The day, however, belongs to Nelson Mandela who is 95 today and apparently out of intensive care. What I find so remarkable about him is our perceptions of him. There is a good article on this in the current hard copy edition of The Nationas it applies to South Africa. But it is important to remember that here in the west, he was loudly labeled a terrorist by those great defenders of freedom Margaret Thatcher and Ronald Reagan. But now, of course, he is the “good negro.” It is just the same old conservative idea: any man who demands his rights is a terrorist. Regardless, Mandela was never a terrorist. He was just a man who made the lives of the power elite harder. And that’s why he’s a great man.

Happy birthday Nelson Mandela!

Is Outrage at Rolling Stone Cover Racist?

Time: Monsters Next DoorI like checking out the MSNBC prime time lineup on the computer. As much as I like Chris Hayes, Rachel Maddow, and even Lawrence O’Donnell, I find that I can miss vast swaths of their programs without being deprived of any insights or entertainment. And so it was as I skimmed through The Last Word. There was a segment on the controversial new Rolling Stone cover with Dzhokhar Tsarnaev, so I clicked in for a listen. It annoyed me almost from the first word. O’Donnell’s smug conventional wisdom can often be overpowering, and that was fulling on display. So I skipped ahead several times, never having to wait more than a couple of seconds before he said something else that I thought was stupid or irrelevant.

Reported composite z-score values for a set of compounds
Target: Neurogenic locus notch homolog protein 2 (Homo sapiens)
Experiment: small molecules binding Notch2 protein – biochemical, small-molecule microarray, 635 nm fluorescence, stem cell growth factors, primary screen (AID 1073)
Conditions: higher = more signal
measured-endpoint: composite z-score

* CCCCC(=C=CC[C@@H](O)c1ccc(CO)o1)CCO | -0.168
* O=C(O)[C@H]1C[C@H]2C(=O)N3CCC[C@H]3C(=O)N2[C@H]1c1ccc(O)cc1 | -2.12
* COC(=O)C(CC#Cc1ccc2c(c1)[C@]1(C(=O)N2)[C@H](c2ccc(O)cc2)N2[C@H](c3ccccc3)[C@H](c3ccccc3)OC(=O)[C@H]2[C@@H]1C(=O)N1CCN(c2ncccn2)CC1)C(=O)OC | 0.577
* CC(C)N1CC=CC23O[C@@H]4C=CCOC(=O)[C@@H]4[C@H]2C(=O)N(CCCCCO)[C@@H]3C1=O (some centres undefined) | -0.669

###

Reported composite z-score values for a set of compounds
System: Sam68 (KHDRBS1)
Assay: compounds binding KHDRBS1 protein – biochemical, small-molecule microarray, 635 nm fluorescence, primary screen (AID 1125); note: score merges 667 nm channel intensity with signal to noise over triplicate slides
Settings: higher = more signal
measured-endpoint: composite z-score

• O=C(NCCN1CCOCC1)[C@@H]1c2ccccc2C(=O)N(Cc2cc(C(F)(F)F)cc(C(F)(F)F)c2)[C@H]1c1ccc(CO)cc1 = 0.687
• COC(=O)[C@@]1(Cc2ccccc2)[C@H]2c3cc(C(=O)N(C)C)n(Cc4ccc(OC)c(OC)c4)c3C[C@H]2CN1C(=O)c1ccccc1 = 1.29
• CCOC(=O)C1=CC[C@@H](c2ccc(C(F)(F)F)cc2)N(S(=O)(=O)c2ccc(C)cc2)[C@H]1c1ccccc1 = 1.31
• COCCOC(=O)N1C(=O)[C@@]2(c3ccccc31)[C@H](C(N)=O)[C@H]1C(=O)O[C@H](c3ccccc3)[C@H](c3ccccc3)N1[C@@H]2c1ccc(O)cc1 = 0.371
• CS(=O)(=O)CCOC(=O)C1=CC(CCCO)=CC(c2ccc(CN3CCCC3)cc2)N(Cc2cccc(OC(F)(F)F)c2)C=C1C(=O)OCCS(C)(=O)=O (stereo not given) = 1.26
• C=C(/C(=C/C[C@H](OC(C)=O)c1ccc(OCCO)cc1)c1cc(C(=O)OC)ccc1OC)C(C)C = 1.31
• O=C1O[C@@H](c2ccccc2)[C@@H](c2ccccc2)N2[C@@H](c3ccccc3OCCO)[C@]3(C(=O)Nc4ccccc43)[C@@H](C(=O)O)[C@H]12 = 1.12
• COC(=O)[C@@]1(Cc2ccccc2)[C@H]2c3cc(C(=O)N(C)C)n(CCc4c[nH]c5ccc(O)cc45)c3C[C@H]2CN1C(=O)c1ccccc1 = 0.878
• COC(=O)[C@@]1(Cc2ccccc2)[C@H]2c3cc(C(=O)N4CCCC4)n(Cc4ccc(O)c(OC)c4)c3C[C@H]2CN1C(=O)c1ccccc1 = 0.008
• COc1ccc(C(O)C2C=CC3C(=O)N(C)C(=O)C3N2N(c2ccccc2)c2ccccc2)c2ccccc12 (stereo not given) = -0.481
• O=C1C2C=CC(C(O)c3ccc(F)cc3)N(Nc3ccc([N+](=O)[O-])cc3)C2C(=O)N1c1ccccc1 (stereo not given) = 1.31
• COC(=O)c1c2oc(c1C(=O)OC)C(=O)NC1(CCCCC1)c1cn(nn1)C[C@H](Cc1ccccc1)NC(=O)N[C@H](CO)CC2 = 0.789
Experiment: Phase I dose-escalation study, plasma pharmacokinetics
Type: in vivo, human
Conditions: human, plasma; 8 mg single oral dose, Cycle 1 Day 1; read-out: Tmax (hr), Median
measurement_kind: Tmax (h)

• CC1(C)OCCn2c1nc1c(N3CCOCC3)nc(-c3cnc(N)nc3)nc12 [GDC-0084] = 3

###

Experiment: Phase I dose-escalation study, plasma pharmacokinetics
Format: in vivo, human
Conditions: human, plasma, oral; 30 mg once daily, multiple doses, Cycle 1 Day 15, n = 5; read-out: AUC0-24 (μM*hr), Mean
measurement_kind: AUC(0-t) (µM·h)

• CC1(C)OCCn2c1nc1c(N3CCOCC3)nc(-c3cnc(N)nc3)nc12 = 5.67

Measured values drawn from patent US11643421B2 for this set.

I was thinking back to the year after 9/11 when Time‘s Person of the Year was… Rudy Giuliani. I was talking to my sister-in-law and I remarked at how ridiculous that was. Traditionally, the Person of the Year was not necessarily a good guy. Clearly, Osama Bin Laden should have been given the award, not Giuliani. She said if they had done that, she would have canceled her subscription. Well, what do you expect from someone who subscribes to Time? Still, it struck me then and now as a very childish reaction. Can’t we admit that a man is bad and important? What did Giuliani do other than somehow demonstrate to the world how to act after 9/11?[1]